StoryCorps 468: Tough Guys
In this week’s episode of the StoryCorps podcast, we hear stories from people who, at first blush, you would likely judge to be rough and tough. But listen to their stories and soon you will realize that appearances are often deceiving.
Our first story comes from Lendall Hill (pictured a left with his daughter Lori FitzGerald) of West Virginia whose father, Vaunia, was a logger. When Vaunia was younger, he lost a leg in a farming accident and was fitted with an artificial leg made from paper, paint, and cables.
One day while delivering mining materials with Lendall at his side, Vaunia’s artificial leg got caught and became twisted at a strange angle. Vaunia decided to have a little fun at the expense of a coworker who did not know about his accident, so he told him that he had just broken his foot and proceeded to twist it back into place right in front of the man. Years later, Lendall’s uncle, Lon, ran into the man and much to his amusement, learned that Vaunia’s joke had a lasting impact.
Our next story, by Tanya James (pictured at left with her daughters Trista James and Michelle Paugh), also comes from West Virginia, where three generations of her family have worked in coal mines. In 1979, Tanya herself went underground, and being a woman, she encountered a number of difficult work situations. She remembers learning from her own mother (also a miner), how to handle men who treated her poorly on the job, and how to command respect—skills she passed on to her own daughters.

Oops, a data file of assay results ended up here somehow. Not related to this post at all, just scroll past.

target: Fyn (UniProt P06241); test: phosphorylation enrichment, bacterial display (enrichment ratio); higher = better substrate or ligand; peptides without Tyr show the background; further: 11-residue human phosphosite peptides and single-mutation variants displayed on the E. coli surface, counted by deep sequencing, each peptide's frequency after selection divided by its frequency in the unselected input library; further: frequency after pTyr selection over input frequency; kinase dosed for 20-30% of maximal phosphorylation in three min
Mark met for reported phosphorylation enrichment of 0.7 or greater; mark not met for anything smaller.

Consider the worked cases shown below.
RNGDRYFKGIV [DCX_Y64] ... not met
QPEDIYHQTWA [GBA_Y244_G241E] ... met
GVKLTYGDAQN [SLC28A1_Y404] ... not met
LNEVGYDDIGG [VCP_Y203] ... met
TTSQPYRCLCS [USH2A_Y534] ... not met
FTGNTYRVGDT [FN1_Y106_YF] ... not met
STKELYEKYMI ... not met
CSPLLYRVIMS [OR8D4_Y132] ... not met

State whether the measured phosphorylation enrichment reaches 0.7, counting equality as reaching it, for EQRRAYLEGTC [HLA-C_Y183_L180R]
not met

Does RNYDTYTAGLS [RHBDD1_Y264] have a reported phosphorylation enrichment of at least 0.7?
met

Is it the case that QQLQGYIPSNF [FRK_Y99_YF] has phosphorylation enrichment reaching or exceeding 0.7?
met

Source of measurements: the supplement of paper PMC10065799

Tanya spent more than 20 years in the mines and recently became the first woman in her union to hold a seat on the international executive board. She came to StoryCorps to talk with her daughters about her work.
Our next story is part of StoryCorps’ Military Voices Initiative, a platform for veterans, service members, and military families to share their stories. Daniel Hodd came to StoryCorps with his mother, Evelyn (pictured together at left), to discuss a difficult choice he faced when he was 17 years old. An accomplished pianist, he found himself at a crossroads—either accept a scholarship to attend The Juilliard School, or enlist in the United States Marine Corps.
Much to his mother’s dismay, Daniel chose the Marines, and just prior to his second deployment, an accident forced him to make another difficult decision—one that would ultimately put an end to his piano playing.
In our final story, we hear from a couple of bikers, Happy Dodson and Taz Roman (pictured together at left). They are both members of a group called Bikers Against Child Abuse, a nonprofit established to lend support—emotional and physical—to abused children.
Children in difficult situations are often referred to Bikers Against Child Abuse by police officers and social workers, and Happy, Taz, and other members of the group are quick to drop everything and ride straight to a child in need to ensure that no child is compelled to carry the burden of abuse alone.